I use to play a wargame involving Army/Navy units. No unit could defend against a mass wave attack. In the game it was piloted craft and attacking with 12 planes unloading all their Air to Surface missiles in one go could not be defended against. Imagine a fleet of a hundred drones carrying 2 missiles each. Game over for the Carrier.

  3. Louis Menyhert

    January 30, 2023 at 3:36 pm

    If one considers the Kamikaze as the ultimate “unmanned” cruise missile weapon what does one conclude? Though formidable carriers survived them, not one large carrier was destroyed by Kamikazes though several were badly damaged. The Japanese expended over 2,000aircraft at Okinawa alone and caused 50% of the total casualties the Navy suffered but did not disrupt the invasion.

    Yet the author alleges these weapons present a massive challenge? Really? Recall the Germans used their revolutionary Fritz X missiles which worked for a very short time. Once counter measures were developed they were useless in a real sense.

    The author waves phantom threats. Orbital bombardment,nuclear weapons to disrupt communications. One asks if such measures were employed would the ICBMs not be on the way rendering the entire thesis mote?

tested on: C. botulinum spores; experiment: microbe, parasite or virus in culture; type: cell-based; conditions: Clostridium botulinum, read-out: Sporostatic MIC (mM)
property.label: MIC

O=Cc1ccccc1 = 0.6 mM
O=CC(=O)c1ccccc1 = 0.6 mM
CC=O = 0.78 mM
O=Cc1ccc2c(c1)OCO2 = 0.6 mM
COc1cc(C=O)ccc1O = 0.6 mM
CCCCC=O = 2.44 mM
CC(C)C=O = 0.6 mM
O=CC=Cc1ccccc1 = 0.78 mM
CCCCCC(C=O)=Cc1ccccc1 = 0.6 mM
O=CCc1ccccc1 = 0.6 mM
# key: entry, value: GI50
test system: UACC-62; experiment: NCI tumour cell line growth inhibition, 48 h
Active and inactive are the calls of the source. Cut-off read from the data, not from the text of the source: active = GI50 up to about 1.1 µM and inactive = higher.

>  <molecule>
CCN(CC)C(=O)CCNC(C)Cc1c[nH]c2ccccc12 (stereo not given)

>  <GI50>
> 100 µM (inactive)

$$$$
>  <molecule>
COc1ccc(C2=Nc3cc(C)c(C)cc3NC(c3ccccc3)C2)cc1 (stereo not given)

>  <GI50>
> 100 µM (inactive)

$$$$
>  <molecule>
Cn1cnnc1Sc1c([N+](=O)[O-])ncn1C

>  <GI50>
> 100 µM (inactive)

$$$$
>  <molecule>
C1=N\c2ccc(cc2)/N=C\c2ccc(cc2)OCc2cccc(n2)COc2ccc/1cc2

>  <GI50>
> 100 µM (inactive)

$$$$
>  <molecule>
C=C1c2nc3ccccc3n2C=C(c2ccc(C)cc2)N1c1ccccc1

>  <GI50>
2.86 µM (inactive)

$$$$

If artificial intelligence is such a threat why have we not seen tanks destroyed by these intelligent drones. The technology isn’t there and probably will not be ever for counter measures keep in step.

    I have heard carriers, tanks strategic bombers were obsolete in the mid 70s yet we see them every where and nations that didn’t have the then have them now.

    I look forward to the next scary rabbit the author conjures up. I’ve heard it for the past ifty years and only a fool denies the utility of carriers.

  4. Robert

    January 30, 2023 at 6:31 pm

    Rods From God are not and will never be a thing. That is not how orbital mechanics work. If you drop something while in orbit, it does not fall, it would just simply orbit next to you.

  5. Ken

    February 7, 2023 at 11:35 am

    The rods wouldn’t be “dropped” from orbit. In one scenario the launch vehicle would “brake”, launching the rods into suborbital trajectory calculated to hit a target..